It is of course hard to criticise a book that encourages you to get closer to the Lord. It certainly gave in me a desire to go away and read the gospels again more closely, perhaps with more engagement with historical scholarship than these authors have space for. However, there are a number of problems with ReJesus as a book and a concept. As a collaborative effort, the book is overwritten, repetitive and overly long; it can read like a collection of talks and lecture notes at times! The authors also make some loose comments at times, most obviously in connection to their use of the term ‘religion’ to describe all that falls short of Jesus, often in traditions they don’t know so well. The concerted focus on the gospels also left asking also what place the authors had for the Ascension and the way it marks out the difference between Christ and the church, over against our call to be like him. An essential element of classic Christology is to talk about things Christ has done for us that we can’t and don’t need to do for ourselves. The short discussion of Ephesians in Chapter 7 only gestures in this direction.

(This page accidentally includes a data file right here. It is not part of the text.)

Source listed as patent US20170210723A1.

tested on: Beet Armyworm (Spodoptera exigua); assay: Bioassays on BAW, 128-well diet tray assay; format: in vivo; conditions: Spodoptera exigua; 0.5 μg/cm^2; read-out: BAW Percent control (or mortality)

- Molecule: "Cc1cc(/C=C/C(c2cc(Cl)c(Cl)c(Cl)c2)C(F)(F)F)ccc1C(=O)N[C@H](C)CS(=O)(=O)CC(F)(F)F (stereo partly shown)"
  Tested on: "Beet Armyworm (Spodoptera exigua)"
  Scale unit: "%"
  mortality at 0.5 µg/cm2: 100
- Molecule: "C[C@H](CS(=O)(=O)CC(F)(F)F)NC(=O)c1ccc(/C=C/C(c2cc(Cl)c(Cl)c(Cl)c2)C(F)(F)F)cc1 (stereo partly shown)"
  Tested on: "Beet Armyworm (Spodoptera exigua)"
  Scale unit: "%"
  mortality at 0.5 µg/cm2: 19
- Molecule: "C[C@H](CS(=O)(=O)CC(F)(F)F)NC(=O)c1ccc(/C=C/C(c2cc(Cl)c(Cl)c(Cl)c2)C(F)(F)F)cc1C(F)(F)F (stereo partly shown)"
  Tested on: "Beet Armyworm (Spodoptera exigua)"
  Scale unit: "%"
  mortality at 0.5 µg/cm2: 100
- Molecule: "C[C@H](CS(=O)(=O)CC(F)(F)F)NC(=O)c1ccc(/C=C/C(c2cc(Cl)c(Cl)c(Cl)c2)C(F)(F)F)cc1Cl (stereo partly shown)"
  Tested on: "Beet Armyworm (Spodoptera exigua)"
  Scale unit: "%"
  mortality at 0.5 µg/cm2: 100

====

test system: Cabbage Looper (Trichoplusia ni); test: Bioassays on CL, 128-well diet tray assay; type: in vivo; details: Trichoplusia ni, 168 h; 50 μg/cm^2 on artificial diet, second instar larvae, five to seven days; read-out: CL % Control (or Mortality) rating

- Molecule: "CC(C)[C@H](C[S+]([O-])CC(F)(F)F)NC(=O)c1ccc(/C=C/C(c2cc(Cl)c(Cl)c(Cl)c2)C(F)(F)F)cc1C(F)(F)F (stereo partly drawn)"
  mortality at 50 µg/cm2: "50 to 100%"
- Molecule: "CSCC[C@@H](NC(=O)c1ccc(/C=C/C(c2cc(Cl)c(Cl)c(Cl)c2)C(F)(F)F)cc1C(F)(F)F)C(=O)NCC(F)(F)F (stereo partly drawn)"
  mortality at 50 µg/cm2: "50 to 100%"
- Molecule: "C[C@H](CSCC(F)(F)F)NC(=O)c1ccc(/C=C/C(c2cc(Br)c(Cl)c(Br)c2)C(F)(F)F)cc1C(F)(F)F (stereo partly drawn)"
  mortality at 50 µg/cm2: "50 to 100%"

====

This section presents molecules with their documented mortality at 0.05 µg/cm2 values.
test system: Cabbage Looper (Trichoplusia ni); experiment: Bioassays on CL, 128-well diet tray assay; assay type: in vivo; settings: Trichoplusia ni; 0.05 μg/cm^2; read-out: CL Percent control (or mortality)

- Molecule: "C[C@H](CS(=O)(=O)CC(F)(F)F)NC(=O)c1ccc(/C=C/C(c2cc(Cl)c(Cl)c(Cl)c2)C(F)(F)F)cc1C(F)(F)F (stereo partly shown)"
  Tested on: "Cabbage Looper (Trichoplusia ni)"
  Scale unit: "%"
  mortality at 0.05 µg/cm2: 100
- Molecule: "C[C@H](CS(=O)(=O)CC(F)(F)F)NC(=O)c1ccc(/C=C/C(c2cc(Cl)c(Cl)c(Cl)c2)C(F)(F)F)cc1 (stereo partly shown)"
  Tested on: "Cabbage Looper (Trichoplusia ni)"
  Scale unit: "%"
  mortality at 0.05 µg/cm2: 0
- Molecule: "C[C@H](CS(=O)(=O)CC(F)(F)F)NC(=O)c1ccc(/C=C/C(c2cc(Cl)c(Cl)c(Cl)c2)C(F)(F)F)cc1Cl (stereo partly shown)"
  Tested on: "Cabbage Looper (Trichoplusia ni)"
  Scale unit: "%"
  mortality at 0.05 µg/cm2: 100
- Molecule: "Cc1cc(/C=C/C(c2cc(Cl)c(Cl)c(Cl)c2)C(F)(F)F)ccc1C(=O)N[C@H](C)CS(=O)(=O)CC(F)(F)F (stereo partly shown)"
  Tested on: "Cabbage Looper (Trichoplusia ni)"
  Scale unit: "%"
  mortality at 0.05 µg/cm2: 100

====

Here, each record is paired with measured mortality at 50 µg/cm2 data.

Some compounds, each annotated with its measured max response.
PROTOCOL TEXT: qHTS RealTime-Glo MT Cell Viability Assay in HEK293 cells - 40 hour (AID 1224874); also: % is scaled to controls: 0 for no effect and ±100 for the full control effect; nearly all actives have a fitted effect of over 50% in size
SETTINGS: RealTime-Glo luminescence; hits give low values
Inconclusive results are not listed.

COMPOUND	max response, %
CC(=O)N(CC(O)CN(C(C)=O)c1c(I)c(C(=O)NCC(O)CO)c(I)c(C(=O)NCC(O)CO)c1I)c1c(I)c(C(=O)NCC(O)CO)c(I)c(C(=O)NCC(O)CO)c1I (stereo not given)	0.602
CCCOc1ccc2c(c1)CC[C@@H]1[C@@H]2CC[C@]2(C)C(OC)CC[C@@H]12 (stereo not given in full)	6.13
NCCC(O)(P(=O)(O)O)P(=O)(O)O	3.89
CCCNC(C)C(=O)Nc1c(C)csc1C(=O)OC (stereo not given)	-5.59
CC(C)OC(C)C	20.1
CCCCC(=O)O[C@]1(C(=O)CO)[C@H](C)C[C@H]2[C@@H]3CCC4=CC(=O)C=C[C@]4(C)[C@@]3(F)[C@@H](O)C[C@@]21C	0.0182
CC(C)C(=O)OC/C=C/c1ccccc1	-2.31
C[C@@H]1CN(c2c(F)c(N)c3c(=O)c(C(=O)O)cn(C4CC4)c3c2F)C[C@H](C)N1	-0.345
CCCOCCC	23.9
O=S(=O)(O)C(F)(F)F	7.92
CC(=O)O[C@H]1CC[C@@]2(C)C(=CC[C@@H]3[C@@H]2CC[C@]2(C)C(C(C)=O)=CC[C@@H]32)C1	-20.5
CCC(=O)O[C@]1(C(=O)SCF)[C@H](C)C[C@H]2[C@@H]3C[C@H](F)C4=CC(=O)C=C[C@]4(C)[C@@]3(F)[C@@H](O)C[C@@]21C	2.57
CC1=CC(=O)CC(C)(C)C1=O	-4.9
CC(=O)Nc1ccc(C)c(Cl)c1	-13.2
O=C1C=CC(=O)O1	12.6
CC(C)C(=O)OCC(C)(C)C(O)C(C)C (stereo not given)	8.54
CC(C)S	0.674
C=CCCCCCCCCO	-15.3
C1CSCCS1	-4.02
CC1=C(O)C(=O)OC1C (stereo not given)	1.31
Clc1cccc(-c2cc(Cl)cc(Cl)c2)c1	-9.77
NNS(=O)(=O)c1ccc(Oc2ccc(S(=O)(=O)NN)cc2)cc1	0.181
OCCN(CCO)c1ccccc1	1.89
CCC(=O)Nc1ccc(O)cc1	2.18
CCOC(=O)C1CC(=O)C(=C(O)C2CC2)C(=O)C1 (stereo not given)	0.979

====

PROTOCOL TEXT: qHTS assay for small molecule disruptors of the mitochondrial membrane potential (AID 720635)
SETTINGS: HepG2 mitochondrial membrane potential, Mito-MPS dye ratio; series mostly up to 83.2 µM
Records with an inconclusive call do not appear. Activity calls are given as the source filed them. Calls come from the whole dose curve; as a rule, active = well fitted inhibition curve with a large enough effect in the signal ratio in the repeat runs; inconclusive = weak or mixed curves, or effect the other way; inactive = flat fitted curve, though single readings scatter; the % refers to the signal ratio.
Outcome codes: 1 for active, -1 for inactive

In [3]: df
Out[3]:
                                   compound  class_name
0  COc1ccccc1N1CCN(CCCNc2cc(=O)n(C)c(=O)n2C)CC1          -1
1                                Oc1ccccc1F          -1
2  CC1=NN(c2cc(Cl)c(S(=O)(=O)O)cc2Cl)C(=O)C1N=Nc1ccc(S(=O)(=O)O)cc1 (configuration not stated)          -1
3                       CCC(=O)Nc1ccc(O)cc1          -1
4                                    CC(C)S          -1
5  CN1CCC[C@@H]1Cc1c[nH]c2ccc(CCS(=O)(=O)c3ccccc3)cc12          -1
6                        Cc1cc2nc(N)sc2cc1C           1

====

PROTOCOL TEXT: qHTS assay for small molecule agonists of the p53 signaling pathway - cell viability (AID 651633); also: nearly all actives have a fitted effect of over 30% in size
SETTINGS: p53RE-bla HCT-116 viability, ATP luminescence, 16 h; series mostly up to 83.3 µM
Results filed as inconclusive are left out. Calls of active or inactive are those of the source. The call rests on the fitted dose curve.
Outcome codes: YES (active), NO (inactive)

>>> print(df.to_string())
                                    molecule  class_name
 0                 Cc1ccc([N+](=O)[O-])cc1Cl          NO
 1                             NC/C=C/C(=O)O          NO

Yet to be fair, the strengths outweigh the weaknesses. Firstly, the book’s style is polemic because it is seeking prophetically to challenge what they see as an unacceptable inculturation of the message of Jesus within Western-led consumerism. Secondly, however, there is a good balance in their assessment of culture, and as in their previous work, there are also some excellent examples of engagement with contemporary film and literature, which made me want to go away and explore their ambitious claim is going on in Western cultures: that people are crying out for the church to ‘re-Jesus’. Thirdly, there are a number of short biographies of Christian practitioners who fill out the authors’ insistence on costly discipleship.
Finally, I have to concur with one of the reviewers who states, ‘this is a book that reads you rather than you read it’ (there are supportive reviews from missional practitioners such as Eddie Gibbs, Stuart Murray and Howard Snyder). And at a time when one could say that Pope Francis is seeking to ‘re-Jesus’ the Roman Catholic Church, it’s a worthwhile read for those of us working out at parish, deanery, diocesan and national level the concrete and missional shape of the body that Jesus founded and still ‘heads up’.